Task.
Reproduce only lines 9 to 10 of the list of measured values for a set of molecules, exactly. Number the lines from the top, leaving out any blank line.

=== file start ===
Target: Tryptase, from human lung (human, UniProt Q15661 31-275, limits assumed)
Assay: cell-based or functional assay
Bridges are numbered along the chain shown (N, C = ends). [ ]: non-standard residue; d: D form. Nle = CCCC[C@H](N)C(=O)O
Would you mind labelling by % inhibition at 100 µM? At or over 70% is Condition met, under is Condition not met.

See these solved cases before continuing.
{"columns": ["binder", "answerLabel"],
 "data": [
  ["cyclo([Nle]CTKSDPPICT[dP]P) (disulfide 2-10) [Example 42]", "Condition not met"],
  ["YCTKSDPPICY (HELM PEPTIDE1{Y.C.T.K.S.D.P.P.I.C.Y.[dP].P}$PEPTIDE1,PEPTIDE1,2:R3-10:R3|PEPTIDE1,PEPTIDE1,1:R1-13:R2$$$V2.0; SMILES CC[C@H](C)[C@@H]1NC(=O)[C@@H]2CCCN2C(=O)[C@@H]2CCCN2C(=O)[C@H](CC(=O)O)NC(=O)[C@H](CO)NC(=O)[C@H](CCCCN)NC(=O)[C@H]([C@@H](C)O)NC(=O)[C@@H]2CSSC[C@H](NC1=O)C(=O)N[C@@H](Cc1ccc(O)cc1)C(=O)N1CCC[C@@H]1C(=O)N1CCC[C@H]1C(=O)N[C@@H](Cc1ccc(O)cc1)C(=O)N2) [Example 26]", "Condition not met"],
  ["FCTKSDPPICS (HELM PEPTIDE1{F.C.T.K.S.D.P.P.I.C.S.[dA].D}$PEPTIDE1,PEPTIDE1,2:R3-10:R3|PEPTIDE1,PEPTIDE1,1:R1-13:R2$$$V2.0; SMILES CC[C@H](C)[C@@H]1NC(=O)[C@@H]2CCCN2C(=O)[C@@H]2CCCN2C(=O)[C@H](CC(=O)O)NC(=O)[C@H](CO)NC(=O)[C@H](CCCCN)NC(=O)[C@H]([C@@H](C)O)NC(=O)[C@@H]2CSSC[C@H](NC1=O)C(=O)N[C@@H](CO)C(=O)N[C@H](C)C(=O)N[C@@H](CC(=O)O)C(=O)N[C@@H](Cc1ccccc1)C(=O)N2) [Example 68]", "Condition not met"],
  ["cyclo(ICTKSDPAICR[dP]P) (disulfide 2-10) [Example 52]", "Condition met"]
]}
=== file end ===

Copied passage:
  ["YCTKSDPPICY (HELM PEPTIDE1{Y.C.T.K.S.D.P.P.I.C.Y.[dP].P}$PEPTIDE1,PEPTIDE1,2:R3-10:R3|PEPTIDE1,PEPTIDE1,1:R1-13:R2$$$V2.0; SMILES CC[C@H](C)[C@@H]1NC(=O)[C@@H]2CCCN2C(=O)[C@@H]2CCCN2C(=O)[C@H](CC(=O)O)NC(=O)[C@H](CO)NC(=O)[C@H](CCCCN)NC(=O)[C@H]([C@@H](C)O)NC(=O)[C@@H]2CSSC[C@H](NC1=O)C(=O)N[C@@H](Cc1ccc(O)cc1)C(=O)N1CCC[C@@H]1C(=O)N1CCC[C@H]1C(=O)N[C@@H](Cc1ccc(O)cc1)C(=O)N2) [Example 26]", "Condition not met"],
  ["FCTKSDPPICS (HELM PEPTIDE1{F.C.T.K.S.D.P.P.I.C.S.[dA].D}$PEPTIDE1,PEPTIDE1,2:R3-10:R3|PEPTIDE1,PEPTIDE1,1:R1-13:R2$$$V2.0; SMILES CC[C@H](C)[C@@H]1NC(=O)[C@@H]2CCCN2C(=O)[C@@H]2CCCN2C(=O)[C@H](CC(=O)O)NC(=O)[C@H](CO)NC(=O)[C@H](CCCCN)NC(=O)[C@H]([C@@H](C)O)NC(=O)[C@@H]2CSSC[C@H](NC1=O)C(=O)N[C@@H](CO)C(=O)N[C@H](C)C(=O)N[C@@H](CC(=O)O)C(=O)N[C@@H](Cc1ccccc1)C(=O)N2) [Example 68]", "Condition not met"],